Creating a calculation engine to plan for the unique needs of the semiconductor supply chain often requires factoring for both static and dynamic components. While standard, off-the-shelf, planning tools can save internal resources in developing a calculation engine, it is the dynamic components in many cases which preclude the use of them in favor of a custom in-house engine. Here’s a look at best practices and when to invest in an in-house engine.
As the complexity of supply chain planning increases, standard planning tools face challenges in meeting all its dynamic requirements. It is often in these instances where it is best to use an in-house engine. These dynamic requirements are especially pronounced in industries where business models and products are rapidly evolving:
- In the semiconductor environment, binning is a general concept to differentiate the grade of a semi-finished product. The multiple-to-multiple relationship between a semi-finished product and final customer order is another challenge that creates flexible variables which traditional planning tools are unable to meet.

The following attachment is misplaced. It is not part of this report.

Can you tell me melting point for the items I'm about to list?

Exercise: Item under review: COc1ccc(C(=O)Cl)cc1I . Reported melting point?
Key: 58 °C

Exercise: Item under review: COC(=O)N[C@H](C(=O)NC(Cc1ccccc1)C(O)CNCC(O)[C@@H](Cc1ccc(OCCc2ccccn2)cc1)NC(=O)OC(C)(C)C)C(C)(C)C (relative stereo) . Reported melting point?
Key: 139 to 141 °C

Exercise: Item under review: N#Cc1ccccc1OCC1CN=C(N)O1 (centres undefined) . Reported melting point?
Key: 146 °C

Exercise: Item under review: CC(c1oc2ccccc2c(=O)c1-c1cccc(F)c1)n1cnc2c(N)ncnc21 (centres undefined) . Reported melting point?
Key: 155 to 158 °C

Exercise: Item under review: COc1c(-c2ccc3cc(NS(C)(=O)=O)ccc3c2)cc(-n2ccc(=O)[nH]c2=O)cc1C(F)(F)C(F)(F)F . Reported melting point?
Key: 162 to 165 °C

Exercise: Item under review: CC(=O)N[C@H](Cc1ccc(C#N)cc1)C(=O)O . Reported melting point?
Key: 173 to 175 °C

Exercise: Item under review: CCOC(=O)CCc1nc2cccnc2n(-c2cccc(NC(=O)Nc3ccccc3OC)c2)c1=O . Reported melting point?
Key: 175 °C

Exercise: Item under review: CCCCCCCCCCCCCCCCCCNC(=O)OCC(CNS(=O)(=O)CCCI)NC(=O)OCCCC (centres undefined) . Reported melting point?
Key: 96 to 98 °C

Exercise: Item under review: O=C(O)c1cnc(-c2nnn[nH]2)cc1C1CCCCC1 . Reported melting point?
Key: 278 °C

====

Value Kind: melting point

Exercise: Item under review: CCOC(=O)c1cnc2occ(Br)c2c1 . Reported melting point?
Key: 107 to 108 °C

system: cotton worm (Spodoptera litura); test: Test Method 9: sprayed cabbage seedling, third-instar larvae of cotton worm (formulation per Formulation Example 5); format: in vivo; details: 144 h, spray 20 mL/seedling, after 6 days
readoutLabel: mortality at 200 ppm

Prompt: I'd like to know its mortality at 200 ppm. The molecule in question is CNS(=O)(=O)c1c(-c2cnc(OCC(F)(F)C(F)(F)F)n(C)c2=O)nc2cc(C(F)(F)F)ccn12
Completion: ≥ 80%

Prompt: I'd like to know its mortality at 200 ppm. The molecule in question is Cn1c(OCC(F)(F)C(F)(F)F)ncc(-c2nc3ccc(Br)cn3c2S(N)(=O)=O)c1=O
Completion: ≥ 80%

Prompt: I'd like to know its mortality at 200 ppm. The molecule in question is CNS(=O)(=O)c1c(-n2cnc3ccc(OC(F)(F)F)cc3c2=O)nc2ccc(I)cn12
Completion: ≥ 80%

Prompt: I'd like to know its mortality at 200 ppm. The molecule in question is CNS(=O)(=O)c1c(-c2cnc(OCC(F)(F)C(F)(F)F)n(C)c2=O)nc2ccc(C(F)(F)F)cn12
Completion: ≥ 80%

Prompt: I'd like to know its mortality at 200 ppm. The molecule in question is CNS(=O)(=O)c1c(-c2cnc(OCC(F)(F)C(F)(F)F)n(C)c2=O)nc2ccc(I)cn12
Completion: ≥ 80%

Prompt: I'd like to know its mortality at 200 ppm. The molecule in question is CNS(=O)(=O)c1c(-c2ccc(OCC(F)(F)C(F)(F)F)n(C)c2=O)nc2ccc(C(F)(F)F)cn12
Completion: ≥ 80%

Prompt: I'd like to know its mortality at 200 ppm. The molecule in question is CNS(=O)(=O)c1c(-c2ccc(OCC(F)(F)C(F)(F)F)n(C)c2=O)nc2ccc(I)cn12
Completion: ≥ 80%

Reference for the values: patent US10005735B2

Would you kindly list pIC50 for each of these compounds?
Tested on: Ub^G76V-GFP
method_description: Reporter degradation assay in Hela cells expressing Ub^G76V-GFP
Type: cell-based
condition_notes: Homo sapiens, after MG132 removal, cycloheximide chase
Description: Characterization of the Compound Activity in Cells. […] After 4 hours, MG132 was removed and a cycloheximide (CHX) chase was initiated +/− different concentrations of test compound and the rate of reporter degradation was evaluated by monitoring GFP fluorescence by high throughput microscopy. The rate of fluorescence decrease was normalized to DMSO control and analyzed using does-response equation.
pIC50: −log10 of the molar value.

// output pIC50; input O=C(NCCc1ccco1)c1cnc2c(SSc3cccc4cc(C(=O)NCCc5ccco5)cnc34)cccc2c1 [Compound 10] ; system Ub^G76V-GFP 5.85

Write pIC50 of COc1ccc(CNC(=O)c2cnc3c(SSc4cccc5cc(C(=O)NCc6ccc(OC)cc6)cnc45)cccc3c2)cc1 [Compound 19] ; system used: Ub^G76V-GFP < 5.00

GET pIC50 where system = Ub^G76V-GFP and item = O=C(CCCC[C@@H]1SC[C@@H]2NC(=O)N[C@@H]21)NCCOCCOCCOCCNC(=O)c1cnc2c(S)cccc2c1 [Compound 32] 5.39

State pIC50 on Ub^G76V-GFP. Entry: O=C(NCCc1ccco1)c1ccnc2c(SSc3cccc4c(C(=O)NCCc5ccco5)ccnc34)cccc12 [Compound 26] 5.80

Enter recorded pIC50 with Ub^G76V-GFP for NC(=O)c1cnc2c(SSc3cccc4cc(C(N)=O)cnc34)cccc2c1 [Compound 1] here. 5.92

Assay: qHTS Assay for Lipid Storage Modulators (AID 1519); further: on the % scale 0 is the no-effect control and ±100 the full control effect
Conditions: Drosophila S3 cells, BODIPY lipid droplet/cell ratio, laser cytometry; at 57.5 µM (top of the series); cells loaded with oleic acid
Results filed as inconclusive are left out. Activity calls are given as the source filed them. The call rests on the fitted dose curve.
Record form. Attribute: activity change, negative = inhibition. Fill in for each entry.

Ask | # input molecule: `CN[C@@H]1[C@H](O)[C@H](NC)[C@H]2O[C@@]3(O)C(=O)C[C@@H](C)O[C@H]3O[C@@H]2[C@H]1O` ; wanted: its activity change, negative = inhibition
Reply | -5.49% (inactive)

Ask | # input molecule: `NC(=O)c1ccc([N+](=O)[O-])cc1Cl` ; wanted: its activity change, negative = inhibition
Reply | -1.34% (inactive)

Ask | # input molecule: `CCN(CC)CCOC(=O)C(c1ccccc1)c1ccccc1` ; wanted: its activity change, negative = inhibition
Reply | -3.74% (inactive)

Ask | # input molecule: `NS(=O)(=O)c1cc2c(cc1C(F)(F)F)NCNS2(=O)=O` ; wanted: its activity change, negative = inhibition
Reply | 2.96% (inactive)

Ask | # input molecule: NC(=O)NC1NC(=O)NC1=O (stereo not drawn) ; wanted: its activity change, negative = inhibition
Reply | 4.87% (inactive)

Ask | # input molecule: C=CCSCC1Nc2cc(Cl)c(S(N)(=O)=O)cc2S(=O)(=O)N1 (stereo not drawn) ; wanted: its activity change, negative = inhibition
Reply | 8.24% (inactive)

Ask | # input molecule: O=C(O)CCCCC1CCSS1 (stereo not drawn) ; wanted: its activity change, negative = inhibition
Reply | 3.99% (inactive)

- In the manufacturing process, raising the number of required machines dynamically scales the demand for those machines’ required materials. In this scenario, the unique way of combining different resources to meet the changing manufacturing requirement is rarely supported by a standard planning tool.
- For the LED industry where economies of scale rapidly change, standard tools are unable to evolve with shifting market forces. For example, the average LED selling price reduction year on year requires better and better inventory control and optimized planning, which raises the bar for planning quality. Balancing this with planning solutions for new products and new flows becomes imperative, and thus requires a custom in-house engine.
At a semiconductor company working with several business units, each unit often requires different products from different industries to share the same manufacturing resources. However, the demand stability, product volume, and mix are quite different, which result in quite different planning strategies from the supply chain point of view. Segmented business unit planners are frequently in charge of a small group of products to enable them to focus on detailed planning activities such as material requirements planning, order confirmations or loading plans. Due to these factors, a centralized planning mechanism/process is essential to achieve global optimization since the resources are shared by different products crossing the business unit.
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